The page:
Today marks the second consecutive day in a row in which I’ve immediately come across a doom and gloom weight-loss article. Perhaps this just a formula for writers to drive a home their main argument, but I think these articles have a way of beating down our resolve, causing a double hand throw in the air and a long look in the ‘goodies’ closet to once again celebrate defeat.
You can read the article in question here, but I’ll save you 1,000 words of reading by simply saying that the initial position of the article is that it’s purely hunger that is the true obstacle of weight-loss. Now, if you’re on a severely restrictive diet (which either means you’re in a life or death situation and under a Doctor’s direct care, or you’ve chosen a really, really poor diet) of course hunger will be a problem. However, while there are always obstacles to losing weight and even maintaining your target weight, I wouldn’t have placed ‘hunger’ in even the top 5. In fact, when I work with clients, I can’t tell you how many times I repeat “do not let yourself get hungry”. This may sound obvious, but the trick is to have a solid plan and stick to it. By doing so, you can basically eliminate hunger, or, at very least, as the article soundly suggested at one point, be easily able to cope with it if your next meal is right around the corner.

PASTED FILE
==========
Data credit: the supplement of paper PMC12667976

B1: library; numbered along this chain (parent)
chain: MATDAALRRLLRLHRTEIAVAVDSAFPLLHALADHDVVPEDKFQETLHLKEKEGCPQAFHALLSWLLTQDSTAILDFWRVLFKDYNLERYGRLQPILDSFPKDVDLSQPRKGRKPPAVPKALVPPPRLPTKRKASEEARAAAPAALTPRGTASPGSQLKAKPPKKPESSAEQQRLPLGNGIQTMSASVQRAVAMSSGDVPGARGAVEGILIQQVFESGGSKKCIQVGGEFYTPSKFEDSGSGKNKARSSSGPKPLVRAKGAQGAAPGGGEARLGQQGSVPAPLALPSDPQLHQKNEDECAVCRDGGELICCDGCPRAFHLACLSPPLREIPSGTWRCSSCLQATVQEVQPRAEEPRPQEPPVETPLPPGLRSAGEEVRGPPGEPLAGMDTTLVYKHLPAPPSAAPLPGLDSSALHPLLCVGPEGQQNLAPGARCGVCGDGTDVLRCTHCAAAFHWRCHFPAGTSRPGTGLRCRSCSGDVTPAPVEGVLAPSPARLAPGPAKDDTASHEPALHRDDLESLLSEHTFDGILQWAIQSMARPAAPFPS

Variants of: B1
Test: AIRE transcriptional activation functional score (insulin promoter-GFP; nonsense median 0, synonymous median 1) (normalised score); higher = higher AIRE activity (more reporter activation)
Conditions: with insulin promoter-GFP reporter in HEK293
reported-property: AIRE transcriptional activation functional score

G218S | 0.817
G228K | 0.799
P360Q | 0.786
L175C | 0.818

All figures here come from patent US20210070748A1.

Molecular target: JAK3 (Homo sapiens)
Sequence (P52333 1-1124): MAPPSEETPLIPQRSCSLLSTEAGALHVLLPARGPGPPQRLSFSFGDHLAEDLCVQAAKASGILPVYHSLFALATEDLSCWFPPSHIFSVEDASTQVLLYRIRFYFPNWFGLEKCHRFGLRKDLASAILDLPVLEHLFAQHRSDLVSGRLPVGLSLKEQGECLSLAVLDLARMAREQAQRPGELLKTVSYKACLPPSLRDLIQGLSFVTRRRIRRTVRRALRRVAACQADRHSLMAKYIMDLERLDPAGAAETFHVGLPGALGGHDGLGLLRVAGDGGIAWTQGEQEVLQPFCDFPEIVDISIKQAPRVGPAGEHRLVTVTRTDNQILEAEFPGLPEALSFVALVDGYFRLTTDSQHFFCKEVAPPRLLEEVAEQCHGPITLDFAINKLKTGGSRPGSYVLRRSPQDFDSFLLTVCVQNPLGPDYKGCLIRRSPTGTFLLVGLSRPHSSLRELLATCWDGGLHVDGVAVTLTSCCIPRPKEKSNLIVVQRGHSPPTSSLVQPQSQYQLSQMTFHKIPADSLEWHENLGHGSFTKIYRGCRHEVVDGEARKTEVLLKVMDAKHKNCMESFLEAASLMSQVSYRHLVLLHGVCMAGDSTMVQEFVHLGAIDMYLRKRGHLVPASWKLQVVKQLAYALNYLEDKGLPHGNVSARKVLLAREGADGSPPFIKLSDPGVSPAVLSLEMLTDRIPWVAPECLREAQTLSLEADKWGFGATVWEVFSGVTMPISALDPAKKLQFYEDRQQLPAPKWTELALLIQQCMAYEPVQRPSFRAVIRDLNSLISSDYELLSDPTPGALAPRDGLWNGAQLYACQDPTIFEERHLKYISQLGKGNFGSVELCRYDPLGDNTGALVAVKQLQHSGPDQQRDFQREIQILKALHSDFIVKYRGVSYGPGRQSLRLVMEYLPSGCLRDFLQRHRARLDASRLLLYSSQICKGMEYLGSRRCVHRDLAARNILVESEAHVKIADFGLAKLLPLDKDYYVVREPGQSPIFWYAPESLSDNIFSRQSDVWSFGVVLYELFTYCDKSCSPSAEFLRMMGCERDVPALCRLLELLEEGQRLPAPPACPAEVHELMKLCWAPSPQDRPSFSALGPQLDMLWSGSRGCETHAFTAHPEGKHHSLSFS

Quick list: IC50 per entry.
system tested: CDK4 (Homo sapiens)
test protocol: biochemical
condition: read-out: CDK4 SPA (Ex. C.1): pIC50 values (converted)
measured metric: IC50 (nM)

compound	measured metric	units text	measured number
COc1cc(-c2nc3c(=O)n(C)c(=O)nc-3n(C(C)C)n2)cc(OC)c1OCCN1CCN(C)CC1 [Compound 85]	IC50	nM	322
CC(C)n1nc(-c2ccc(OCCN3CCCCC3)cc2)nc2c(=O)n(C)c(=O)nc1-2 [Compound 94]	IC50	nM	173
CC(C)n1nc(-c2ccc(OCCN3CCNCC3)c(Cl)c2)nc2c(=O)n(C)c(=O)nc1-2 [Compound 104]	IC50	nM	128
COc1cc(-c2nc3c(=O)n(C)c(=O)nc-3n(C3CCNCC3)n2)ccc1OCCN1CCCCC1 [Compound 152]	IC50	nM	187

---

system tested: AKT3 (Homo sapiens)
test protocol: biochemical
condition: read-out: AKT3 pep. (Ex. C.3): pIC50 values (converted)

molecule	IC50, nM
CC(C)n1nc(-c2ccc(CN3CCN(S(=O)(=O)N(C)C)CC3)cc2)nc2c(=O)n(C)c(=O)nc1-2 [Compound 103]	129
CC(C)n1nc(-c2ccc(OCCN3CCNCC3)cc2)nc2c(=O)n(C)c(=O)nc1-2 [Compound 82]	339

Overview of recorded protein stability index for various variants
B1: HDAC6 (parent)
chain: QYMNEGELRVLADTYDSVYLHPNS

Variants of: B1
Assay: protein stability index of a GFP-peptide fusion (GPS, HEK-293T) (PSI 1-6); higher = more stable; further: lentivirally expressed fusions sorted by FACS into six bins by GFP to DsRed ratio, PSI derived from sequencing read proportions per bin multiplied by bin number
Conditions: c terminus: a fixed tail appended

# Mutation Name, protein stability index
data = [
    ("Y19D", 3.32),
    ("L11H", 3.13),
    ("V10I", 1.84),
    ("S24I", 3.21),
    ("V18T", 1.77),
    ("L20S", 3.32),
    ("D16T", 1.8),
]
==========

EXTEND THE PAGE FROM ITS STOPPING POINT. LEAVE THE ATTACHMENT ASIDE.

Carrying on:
Here’s a sample of the article:
Is it possible to lose weight without hunger? Logic tells us it’s not. If dropping pounds were easy, we’d all be wearing the same size jeans we wore in high school.
The reason it’s not easy is that your body is trying to protect you. “It sucks to diet, unfortunately,” says Spencer Nadolsky, D.O., author of The Fat Loss Prescription. “Our bodies fight to regain that weight.”
Not everyone regains it, to be sure. In a Penn State study, about one in six adults who lost at least 10 percent of their maximum body weight were able to keep it off for a year or longer.
Average sustained weight loss in that group was 42 pounds. But that still leaves five out of six who regained some or all of it.
“Hunger becomes an issue whenever you try to lose weight,” Dr. Nadolsky says. “It’s difficult to continue to eat less when we have a physiological drive to eat more.”
When everything under the hood is running smoothly, hunger should reflect how much food you need to keep your body at its current size, give or take a pound or two.
Again, I recognize that the article might be using these supporting statements to set up the “8 ways to combat hunger” as mentioned in the title of the article, but I just don’t believe it’s as big an issue as it wants you to believe. Clients demonstrate a more difficult time with letting go of poor eating habits (read: cravings) than anything else, but those can easily be dealt with. If hunger is your biggest problem with your weight-loss program, it’s likely the program that is at fault, not you. Overly restrictive diets, or weight-loss programs with high intensity workouts without properly nutrition could be two big drivers.